When asked why there are no FAIR publications of scientific results yet, Philipp von Essen states: "We use nanopublications as our core technology. The conceptual basis for nanopublications was laid more than 10 years ago, at the time when Semantic Web was a bit of a hype. It turned out that the technical implementation was not so easy and the concepts needed further development. Only a few researchers pursued the ideas and continued to work on prototypes. One of them was Tobias Kuhn, and now we are ready to put nanopublications into scientific practice."
When asked why FAIR publications are so difficult, Tobias Kuhn explains: “We want research findings to be FAIR, because they can then be automatically interpreted and compared by computers, thus multiplying the value we can draw from them. Yet, to make such findings fully interoperable, as the FAIR principles require, they need to be specified clearly and consistently. For example, when we informally use the verb ‘treat’ to state that a medication treats a disease, it is not clear whether that medication is necessarily associated with a drug, whether a viral disease is considered the same thing as the virus itself, and what ‘treats’ exactly means, such as how often and under what circumstances the treatment is supposed to be successful. As a result of this, computers currently understand complex topics like scientific findings only in a very superficial and imprecise manner. To solve this problem, the findings need to be modelled in a more structured and more precise way, which has to involve researchers too, not just better algorithms, and we at Knowledge Pixels are working on the tools for that.”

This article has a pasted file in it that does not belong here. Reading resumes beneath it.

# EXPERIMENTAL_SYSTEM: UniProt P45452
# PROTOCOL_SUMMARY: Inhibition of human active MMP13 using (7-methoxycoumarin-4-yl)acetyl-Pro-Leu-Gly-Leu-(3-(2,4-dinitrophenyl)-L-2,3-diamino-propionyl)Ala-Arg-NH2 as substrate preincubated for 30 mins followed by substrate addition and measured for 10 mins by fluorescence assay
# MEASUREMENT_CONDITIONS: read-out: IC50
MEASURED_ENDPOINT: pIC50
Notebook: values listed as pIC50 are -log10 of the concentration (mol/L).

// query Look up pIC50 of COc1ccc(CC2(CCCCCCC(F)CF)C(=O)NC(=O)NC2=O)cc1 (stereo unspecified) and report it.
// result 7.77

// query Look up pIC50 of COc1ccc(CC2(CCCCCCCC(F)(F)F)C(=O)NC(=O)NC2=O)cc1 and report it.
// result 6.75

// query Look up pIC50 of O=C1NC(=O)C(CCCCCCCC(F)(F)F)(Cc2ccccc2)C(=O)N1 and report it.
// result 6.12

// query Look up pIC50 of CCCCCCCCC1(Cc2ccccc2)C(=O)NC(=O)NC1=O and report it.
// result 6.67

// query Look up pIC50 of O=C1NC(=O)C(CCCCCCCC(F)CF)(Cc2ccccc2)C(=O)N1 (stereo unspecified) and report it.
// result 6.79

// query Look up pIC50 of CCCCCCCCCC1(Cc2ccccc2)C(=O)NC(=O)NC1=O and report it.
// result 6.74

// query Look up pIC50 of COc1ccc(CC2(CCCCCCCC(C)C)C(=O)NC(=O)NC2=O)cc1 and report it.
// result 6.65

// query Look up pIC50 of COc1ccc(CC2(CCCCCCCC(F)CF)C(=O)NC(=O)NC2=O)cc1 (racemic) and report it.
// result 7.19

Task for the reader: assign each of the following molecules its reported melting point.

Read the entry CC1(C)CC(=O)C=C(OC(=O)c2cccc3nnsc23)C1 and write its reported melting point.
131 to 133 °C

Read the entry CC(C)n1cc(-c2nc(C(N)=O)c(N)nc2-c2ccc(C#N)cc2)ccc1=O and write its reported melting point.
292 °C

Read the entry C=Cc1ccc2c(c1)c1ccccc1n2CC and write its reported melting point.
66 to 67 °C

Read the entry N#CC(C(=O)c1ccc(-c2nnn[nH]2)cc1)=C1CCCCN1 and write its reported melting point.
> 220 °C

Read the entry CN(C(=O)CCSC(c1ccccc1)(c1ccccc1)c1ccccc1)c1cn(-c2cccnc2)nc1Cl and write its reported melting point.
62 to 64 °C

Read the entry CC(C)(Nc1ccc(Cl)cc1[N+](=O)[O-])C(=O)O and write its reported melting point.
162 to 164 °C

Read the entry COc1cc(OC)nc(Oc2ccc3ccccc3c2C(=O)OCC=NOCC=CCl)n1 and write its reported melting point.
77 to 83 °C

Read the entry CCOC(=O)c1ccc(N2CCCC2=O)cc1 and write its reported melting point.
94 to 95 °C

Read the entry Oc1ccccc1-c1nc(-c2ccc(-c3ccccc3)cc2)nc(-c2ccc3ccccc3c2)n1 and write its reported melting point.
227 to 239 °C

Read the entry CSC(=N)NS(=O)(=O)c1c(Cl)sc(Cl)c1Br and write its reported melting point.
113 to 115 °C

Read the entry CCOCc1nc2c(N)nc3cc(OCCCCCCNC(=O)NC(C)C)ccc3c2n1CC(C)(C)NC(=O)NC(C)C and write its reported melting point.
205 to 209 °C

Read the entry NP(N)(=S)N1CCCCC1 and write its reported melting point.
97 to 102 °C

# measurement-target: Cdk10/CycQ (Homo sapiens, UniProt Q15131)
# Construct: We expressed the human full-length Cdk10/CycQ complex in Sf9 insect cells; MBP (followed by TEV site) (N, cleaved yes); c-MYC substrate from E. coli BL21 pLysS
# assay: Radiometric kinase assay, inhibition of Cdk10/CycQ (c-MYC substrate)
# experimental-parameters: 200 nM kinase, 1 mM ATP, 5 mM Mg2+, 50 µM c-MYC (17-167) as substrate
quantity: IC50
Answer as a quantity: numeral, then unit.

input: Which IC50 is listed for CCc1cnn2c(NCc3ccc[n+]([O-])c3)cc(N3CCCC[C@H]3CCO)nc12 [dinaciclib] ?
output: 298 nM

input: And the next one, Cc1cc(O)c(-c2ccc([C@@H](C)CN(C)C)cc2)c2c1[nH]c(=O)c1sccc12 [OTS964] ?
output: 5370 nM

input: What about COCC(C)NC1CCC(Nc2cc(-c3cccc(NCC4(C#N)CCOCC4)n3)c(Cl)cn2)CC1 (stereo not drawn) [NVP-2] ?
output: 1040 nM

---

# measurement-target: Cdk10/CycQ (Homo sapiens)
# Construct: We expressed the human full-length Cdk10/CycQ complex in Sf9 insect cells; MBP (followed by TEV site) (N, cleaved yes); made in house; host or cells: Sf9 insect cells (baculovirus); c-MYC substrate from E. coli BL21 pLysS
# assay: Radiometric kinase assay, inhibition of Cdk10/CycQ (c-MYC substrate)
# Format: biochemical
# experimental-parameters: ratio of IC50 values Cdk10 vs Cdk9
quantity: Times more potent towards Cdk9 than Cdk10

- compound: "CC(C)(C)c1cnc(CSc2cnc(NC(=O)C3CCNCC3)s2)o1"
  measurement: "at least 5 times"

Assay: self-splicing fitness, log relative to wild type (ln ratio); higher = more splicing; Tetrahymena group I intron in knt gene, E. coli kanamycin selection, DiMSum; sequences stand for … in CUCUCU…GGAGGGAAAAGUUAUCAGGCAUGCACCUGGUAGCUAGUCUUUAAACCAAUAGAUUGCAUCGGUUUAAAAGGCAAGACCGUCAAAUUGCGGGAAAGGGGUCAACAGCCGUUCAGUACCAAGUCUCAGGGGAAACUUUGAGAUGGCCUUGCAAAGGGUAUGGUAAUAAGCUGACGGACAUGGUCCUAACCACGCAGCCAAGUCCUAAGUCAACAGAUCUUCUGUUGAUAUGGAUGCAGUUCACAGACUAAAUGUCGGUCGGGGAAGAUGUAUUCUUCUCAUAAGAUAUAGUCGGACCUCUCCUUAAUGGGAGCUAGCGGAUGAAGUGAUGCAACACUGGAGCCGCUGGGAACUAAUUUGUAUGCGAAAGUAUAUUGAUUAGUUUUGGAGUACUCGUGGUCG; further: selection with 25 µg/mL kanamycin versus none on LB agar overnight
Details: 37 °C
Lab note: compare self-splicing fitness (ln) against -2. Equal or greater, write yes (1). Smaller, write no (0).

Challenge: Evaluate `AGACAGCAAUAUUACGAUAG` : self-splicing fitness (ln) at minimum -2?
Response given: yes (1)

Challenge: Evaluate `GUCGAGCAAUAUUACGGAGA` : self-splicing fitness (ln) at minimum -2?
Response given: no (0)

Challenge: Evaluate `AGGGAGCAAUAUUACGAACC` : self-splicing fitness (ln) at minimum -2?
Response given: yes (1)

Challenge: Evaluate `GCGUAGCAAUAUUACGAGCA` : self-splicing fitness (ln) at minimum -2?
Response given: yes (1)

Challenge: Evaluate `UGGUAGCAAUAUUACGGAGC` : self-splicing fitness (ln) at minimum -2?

By launching a set of pilot projects involving innovative journals, Data Science published by IOS Press and Research Ideas and Outcomes by Pensoft, the partners are giving scientists the opportunity to publish nanopublications alongside their standard research articles. Additionally, scientists can use the nanopublication format and workflow to evaluate and comment on research papers by others.
Unlike research articles, a nanopublication is just a tiny snippet of a scientific finding (e.g., medication X treats disease Y), which exists as a complete and straightforward piece of information stored on a decentralised server network. Thus, an algorithm can fully “understand” it and use it to deliver to the right user, at the right time, in the right place. Nonetheless, the nanopublication remains linked to the research paper, so that its scientific value can be scrutinised just the same.